Greater London Authority AEB

The Adult Education Budget (AEB) funds education and training for adults aged 19 and above

Some of these qualifications funded through the AEB include basic English and maths skills, basic digital and adult community learning.

The Secretary of State and the Mayor of London have signed a delegation letter and Memorandum of Understanding, to transfer certain AEB funding and powers to the Mayor of London.

In January 2019, the Department for Education confirmed London’s AEB allocation for the academic year 2019/20 of circa £306 million. This means that (from the academic year 2019/20) the Education and Skills Funding Agency (EFSA) will, from academic year (AY) 2019/20, no longer be accountable for the AEB, which it currently allocates and manages.

The GLA will be responsible for commissioning AEB-funded provision to Greater London, and have the freedom to set priorities and funding rates, while still being subject to the statutory duties of the Secretary of State.

This will allow the GLA to focus on meeting local area need, delivering local economic objectives and developing a sustainable local provider base.

The Secretary of State has issued guidance for the exercise of delegated adult education functions to the Mayor.

Education Skills Funding Agency invests £4 billion per year of public spending in colleges and training organisations, to fund training for adults in England. The skills training we fund enables people to do their jobs better, get new jobs, or progress in their careers.

They work to an annual budget, targets and priorities set by the Department for Business, Innovation and Skills. They work at a ‘short arm’s length’ from the Department for Business, Innovation and Skills, allowing a fast and effective response to policy, while reinforcing the autonomy of the Further Education sector.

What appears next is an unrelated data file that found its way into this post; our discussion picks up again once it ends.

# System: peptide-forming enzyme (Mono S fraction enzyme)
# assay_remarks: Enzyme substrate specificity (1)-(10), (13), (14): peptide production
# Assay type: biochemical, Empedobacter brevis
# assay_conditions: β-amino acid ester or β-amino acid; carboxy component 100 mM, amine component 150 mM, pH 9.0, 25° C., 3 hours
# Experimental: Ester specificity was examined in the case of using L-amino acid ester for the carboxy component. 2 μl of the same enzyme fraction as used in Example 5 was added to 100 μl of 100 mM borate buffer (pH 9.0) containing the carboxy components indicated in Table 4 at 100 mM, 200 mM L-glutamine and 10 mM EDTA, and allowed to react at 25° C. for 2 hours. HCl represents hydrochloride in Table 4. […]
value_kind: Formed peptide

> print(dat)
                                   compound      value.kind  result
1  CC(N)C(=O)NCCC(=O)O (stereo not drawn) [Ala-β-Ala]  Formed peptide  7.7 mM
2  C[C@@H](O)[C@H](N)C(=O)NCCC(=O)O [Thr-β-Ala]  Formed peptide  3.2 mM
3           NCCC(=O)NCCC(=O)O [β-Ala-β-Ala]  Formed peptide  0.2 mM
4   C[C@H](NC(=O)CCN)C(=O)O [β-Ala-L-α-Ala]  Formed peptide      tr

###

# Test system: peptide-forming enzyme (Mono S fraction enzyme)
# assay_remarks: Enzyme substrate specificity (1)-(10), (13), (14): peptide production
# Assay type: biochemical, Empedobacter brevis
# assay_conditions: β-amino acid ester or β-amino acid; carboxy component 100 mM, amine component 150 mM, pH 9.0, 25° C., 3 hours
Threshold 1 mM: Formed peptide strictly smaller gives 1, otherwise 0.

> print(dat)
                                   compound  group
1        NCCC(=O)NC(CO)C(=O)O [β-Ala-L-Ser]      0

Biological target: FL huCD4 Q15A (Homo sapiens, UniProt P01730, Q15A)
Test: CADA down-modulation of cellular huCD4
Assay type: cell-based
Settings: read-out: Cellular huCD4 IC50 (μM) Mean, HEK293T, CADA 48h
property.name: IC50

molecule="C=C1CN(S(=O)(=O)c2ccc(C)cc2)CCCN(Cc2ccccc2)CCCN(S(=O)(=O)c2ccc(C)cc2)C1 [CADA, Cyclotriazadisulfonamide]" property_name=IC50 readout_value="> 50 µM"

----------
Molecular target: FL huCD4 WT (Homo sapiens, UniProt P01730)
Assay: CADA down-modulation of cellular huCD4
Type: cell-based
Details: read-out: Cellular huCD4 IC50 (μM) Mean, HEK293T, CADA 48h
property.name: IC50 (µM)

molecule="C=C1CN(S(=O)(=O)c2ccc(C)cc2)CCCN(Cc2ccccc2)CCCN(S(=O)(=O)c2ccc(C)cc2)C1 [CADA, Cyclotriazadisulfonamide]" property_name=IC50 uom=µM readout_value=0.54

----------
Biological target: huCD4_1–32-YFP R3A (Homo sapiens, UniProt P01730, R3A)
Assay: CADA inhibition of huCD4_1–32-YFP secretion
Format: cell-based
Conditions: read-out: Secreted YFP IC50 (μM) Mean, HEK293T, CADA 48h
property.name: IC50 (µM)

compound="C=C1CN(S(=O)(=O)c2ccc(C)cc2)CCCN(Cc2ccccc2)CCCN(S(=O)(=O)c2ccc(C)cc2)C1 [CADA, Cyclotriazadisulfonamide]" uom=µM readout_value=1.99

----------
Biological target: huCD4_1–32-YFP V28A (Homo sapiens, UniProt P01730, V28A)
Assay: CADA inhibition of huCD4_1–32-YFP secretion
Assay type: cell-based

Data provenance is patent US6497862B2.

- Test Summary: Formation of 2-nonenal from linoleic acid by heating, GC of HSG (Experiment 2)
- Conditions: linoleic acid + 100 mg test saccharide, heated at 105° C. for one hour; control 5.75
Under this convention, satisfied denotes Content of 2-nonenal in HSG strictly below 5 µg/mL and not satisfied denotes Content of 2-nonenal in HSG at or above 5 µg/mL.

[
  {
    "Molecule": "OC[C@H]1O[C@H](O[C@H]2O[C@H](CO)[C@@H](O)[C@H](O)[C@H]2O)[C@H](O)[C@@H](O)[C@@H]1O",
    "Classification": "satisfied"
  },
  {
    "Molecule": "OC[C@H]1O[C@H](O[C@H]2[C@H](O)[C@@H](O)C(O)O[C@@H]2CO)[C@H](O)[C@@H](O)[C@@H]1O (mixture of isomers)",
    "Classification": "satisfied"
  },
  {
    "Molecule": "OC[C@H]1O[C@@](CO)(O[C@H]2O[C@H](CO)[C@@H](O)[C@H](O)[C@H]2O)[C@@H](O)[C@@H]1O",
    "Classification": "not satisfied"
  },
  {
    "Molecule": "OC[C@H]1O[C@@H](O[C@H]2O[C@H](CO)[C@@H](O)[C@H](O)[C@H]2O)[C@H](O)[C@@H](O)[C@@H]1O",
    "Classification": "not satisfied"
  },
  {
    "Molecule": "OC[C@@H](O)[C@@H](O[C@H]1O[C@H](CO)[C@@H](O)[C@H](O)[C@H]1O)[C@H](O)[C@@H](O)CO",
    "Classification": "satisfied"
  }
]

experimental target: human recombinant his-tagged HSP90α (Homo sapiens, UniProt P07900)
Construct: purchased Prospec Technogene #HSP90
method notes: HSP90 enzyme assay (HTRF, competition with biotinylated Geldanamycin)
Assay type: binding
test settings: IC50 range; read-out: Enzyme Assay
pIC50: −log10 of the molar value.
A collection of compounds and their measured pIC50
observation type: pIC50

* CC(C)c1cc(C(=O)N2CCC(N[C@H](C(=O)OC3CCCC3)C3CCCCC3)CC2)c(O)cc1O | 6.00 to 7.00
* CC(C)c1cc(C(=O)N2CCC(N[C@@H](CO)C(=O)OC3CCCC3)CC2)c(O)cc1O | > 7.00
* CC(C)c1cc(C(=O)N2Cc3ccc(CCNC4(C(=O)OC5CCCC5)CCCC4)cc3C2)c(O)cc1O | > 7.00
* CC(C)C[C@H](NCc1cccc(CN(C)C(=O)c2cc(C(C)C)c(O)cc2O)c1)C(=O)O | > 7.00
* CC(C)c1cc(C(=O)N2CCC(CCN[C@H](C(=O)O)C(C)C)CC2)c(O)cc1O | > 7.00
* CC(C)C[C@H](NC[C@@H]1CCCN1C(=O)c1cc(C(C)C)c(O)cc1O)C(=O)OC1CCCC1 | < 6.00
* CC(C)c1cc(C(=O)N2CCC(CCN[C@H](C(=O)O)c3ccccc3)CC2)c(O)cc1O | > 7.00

Skills Funding Agency’s mission is to ensure that people and businesses can access the skills training they need to succeed in playing their part in society and in growing England’s economy.

Skills Funding Agency allocates funding to colleges and other skills and training organisations who have discretion over expenditure to meet the needs of local businesses and communities.

The European Social Fund (ESF) is one of the EU’s Structural Funds, set up to reduce differences in prosperity and living standards across EU Member States and regions, and therefore promoting economic and social cohesion.

The ESF is devoted to promoting employment in the EU. It helps Member States make Europe’s workforce and companies better equipped to face new, global challenges. In short:

  • Funding is spread across the Member States and regions, in particular those where economic development is less advanced.
  • It is a key element of the EU’s 2020 strategy for Growth and Jobs targeted at improving the lives of EU citizens by giving them better skills and better job prospects.
  • Over the period 2007-2013 some €75 billion will be distributed to the EU Member States and regions to achieve its goals.
Dept of education

 The Department for Education is responsible for education, children’s services, higher and further education policy, apprenticeships and wider skills in England, and equalities. We work to achieve a highly educated society in which opportunity is equal for all, no matter what their background or family circumstances.

We are responsible for:

  • teaching and learning for children in the Early Years sector and in primary schools
  • teaching and learning for young people under the age of 19 years in secondary schools and in further education
  • supporting professionals who work with children and young people
  • helping disadvantaged children and young people to achieve more
  • making sure that local services protect and support children